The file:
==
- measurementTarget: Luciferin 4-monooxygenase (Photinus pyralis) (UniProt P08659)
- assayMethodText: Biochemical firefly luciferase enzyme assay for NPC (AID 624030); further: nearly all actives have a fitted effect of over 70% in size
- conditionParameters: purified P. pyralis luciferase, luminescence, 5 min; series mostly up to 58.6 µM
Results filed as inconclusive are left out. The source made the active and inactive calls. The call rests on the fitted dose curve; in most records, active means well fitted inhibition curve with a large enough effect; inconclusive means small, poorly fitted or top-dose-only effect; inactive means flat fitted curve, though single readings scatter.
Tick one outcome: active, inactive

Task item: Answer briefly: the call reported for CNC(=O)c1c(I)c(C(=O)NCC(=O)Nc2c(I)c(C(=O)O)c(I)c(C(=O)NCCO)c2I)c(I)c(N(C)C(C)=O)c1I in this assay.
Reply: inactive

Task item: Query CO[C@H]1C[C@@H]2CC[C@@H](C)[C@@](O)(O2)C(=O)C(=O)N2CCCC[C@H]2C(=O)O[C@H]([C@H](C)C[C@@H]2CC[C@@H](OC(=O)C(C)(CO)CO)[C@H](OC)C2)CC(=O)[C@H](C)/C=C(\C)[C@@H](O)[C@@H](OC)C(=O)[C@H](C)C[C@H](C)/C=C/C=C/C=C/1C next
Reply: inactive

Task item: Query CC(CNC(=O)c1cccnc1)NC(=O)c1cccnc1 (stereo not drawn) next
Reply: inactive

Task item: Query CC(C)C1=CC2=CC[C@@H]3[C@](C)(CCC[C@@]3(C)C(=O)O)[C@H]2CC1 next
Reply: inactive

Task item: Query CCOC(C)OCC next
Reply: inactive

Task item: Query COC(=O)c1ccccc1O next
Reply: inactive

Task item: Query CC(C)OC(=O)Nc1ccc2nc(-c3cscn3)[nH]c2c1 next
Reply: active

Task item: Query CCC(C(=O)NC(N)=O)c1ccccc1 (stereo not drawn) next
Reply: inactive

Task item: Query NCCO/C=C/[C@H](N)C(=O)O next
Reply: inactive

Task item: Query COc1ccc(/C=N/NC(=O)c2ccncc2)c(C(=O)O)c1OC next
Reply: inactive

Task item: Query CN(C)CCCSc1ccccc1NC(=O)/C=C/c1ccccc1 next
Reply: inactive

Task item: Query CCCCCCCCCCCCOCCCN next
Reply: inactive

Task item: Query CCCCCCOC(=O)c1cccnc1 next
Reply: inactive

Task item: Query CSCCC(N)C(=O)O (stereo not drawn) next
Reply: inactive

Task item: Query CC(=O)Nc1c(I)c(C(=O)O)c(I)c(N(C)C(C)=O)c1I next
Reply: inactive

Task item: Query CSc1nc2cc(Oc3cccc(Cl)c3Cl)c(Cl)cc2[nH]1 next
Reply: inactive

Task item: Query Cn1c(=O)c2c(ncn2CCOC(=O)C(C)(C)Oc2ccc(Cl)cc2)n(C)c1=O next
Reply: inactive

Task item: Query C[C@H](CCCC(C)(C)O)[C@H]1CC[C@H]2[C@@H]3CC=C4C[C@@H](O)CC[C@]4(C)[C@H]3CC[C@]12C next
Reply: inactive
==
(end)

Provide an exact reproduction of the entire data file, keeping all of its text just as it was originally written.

- measurementTarget: Luciferin 4-monooxygenase (Photinus pyralis) (UniProt P08659)
- assayMethodText: Biochemical firefly luciferase enzyme assay for NPC (AID 624030); further: nearly all actives have a fitted effect of over 70% in size
- conditionParameters: purified P. pyralis luciferase, luminescence, 5 min; series mostly up to 58.6 µM
Results filed as inconclusive are left out. The source made the active and inactive calls. The call rests on the fitted dose curve; in most records, active means well fitted inhibition curve with a large enough effect; inconclusive means small, poorly fitted or top-dose-only effect; inactive means flat fitted curve, though single readings scatter.
Tick one outcome: active, inactive

Task item: Answer briefly: the call reported for CNC(=O)c1c(I)c(C(=O)NCC(=O)Nc2c(I)c(C(=O)O)c(I)c(C(=O)NCCO)c2I)c(I)c(N(C)C(C)=O)c1I in this assay.
Reply: inactive

Task item: Query CO[C@H]1C[C@@H]2CC[C@@H](C)[C@@](O)(O2)C(=O)C(=O)N2CCCC[C@H]2C(=O)O[C@H]([C@H](C)C[C@@H]2CC[C@@H](OC(=O)C(C)(CO)CO)[C@H](OC)C2)CC(=O)[C@H](C)/C=C(\C)[C@@H](O)[C@@H](OC)C(=O)[C@H](C)C[C@H](C)/C=C/C=C/C=C/1C next
Reply: inactive

Task item: Query CC(CNC(=O)c1cccnc1)NC(=O)c1cccnc1 (stereo not drawn) next
Reply: inactive

Task item: Query CC(C)C1=CC2=CC[C@@H]3[C@](C)(CCC[C@@]3(C)C(=O)O)[C@H]2CC1 next
Reply: inactive

Task item: Query CCOC(C)OCC next
Reply: inactive

Task item: Query COC(=O)c1ccccc1O next
Reply: inactive

Task item: Query CC(C)OC(=O)Nc1ccc2nc(-c3cscn3)[nH]c2c1 next
Reply: active

Task item: Query CCC(C(=O)NC(N)=O)c1ccccc1 (stereo not drawn) next
Reply: inactive

Task item: Query NCCO/C=C/[C@H](N)C(=O)O next
Reply: inactive

Task item: Query COc1ccc(/C=N/NC(=O)c2ccncc2)c(C(=O)O)c1OC next
Reply: inactive

Task item: Query CN(C)CCCSc1ccccc1NC(=O)/C=C/c1ccccc1 next
Reply: inactive

Task item: Query CCCCCCCCCCCCOCCCN next
Reply: inactive

Task item: Query CCCCCCOC(=O)c1cccnc1 next
Reply: inactive

Task item: Query CSCCC(N)C(=O)O (stereo not drawn) next
Reply: inactive

Task item: Query CC(=O)Nc1c(I)c(C(=O)O)c(I)c(N(C)C(C)=O)c1I next
Reply: inactive

Task item: Query CSc1nc2cc(Oc3cccc(Cl)c3Cl)c(Cl)cc2[nH]1 next
Reply: inactive

Task item: Query Cn1c(=O)c2c(ncn2CCOC(=O)C(C)(C)Oc2ccc(Cl)cc2)n(C)c1=O next
Reply: inactive

Task item: Query C[C@H](CCCC(C)(C)O)[C@H]1CC[C@H]2[C@@H]3CC=C4C[C@@H](O)CC[C@]4(C)[C@H]3CC[C@]12C next
Reply: inactive